- What is the SDN-List? The Specially Designated Nationals (“SDN”)-List incorporates the names of individuals and companies owned or controlled by, or acting for or on behalf of, targeted countries. The SDN-List includes over 6,000 names, is consistently updated by OFAC, and is searchable on the OFAC website. Immigration attorneys and Regional Centers should use this tool to ensure that funds coming from banks in targeted countries are not on the SDN-list. Note that it has been the position of OFAC in the past that the involvement of banks on the SDN list in which funds sent in furtherance of an application for an EB-5 visa terminates when the funds come to rest in a non-SDN bank prior to their being transferred to the U.S. However, it is possible that USCIS may not defer to OFAC in determining whether an immigrant investor has met the lawful source and path of funds requirement.
- What are the Penalties for Non-Compliance? The fines for violations of OFAC regulations can be substantial. Under OFAC’s Economic Sanctions Enforcement Guidelines, civil penalties can range from $1,000 to $250,000.00 per transaction. When OFAC has determined that a civil money penalty is appropriate, it will issue a Pre-Penalty Notice specifying details of the purported violation and proposed amount of the penalty and offer the subject an opportunity to respond. OFAC distinguishes between egregious and non-egregious cases with emphasis on the extent to which the conduct is a willful or reckless violation of law committed with a high level of awareness of the conduct violating the law or regulation. OFAC can also refer the matter to appropriate law enforcement agencies for criminal investigation and/or prosecution.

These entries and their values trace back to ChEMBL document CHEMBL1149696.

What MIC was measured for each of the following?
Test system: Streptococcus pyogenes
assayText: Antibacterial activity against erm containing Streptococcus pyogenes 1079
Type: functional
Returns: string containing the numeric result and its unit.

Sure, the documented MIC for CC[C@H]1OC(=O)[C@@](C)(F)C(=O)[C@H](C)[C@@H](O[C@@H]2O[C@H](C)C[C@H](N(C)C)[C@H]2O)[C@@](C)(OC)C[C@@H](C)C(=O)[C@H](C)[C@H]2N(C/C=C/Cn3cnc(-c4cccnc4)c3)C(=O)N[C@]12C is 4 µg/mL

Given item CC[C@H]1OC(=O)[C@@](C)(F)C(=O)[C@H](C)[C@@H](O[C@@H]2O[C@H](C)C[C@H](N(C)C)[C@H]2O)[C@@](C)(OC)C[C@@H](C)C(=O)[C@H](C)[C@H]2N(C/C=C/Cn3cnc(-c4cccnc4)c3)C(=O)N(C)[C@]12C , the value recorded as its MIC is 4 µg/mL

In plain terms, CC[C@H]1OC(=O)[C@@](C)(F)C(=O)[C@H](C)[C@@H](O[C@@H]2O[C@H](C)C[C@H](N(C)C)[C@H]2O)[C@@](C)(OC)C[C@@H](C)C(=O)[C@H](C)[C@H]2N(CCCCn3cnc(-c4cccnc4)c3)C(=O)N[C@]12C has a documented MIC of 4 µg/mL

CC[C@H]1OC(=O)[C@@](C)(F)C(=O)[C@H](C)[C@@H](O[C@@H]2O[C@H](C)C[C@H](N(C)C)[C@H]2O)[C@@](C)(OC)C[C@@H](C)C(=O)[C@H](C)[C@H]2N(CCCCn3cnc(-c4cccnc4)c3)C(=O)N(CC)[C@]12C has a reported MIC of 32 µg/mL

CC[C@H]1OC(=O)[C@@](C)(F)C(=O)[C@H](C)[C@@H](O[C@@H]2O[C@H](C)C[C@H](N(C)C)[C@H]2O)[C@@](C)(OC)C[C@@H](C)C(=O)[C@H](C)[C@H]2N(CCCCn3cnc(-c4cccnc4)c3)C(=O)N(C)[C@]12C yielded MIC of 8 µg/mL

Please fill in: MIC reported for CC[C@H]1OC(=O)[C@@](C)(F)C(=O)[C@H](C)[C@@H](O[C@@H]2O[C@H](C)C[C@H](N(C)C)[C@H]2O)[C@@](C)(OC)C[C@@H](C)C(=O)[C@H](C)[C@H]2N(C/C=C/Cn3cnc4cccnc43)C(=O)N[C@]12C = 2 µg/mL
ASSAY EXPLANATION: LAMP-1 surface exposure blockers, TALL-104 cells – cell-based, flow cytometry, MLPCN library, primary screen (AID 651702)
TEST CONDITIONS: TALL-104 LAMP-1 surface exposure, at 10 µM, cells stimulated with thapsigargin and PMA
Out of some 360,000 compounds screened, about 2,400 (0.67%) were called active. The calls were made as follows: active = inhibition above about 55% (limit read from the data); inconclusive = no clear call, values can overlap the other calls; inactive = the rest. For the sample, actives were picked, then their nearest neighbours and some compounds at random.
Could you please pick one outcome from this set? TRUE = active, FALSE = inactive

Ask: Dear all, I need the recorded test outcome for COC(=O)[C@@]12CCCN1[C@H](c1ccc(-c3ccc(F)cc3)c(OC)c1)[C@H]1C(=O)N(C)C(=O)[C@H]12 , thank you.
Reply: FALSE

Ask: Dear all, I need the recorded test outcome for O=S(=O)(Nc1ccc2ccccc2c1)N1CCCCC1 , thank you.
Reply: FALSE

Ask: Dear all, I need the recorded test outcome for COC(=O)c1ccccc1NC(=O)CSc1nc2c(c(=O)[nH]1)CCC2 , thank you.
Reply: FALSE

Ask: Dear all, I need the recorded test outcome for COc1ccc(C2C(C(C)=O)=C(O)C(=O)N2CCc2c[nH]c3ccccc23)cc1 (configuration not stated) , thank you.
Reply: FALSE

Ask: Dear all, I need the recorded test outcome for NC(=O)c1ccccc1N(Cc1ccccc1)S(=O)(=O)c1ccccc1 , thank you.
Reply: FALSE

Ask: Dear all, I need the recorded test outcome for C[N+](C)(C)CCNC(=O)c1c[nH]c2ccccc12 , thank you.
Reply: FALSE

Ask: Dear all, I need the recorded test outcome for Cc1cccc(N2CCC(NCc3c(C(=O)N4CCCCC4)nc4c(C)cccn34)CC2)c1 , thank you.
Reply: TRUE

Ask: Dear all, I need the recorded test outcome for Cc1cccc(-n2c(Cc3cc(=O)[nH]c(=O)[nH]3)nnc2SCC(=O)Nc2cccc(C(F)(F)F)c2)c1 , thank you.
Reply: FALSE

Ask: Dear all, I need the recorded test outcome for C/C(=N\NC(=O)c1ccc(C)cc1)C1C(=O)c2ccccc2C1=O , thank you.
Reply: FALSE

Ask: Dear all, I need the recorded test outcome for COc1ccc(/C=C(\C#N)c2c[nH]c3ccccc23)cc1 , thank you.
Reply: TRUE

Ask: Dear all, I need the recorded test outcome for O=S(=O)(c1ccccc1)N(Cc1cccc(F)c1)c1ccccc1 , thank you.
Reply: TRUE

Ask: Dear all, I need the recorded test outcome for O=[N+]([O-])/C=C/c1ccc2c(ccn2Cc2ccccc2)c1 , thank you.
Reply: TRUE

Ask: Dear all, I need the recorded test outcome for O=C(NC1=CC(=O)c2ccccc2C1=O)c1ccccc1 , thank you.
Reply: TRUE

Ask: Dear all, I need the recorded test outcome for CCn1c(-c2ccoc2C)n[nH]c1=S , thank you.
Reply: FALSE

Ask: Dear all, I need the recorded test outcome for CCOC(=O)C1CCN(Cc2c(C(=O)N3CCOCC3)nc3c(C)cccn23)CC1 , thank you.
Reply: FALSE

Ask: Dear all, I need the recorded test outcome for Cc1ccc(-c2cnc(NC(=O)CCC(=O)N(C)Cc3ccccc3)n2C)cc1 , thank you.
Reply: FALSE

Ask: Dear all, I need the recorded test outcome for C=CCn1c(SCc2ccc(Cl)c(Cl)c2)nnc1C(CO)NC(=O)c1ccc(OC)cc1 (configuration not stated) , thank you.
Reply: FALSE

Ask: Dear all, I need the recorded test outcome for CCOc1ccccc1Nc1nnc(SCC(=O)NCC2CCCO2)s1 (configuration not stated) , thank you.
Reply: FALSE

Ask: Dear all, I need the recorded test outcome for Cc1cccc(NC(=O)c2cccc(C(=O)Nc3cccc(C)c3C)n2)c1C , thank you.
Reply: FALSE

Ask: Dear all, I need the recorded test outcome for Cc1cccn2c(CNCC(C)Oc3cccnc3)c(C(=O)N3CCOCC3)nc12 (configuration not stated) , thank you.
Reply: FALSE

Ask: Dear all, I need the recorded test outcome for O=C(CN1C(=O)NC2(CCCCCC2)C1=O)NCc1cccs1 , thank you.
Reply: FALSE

- How to Prepare for Form I-526? It is important that any necessary OFAC licensure be obtained prior to the transfer of any funds to a U.S. person or entity to meet the “approvable at the time of filing” requirement. It is just as important to not rely solely on the investor’s statements of what had happened in the past with verifying documentation, since USCIS will likely ask for such documentation, if not originally provided and modifying facts in RFE or NOID responses reduces credibility. In addition to the standard types of documents included in any other EB-5 investor’s Form I-526, immigration attorneys should be prepared to clearly demonstrate compliance with OFAC’s rules and regulations when documenting a client’s lawful source and path of funds. Correspondence to and from OFAC regarding specific license requests or an independent attorney’s OFAC opinion letter can be included with the Form I-526.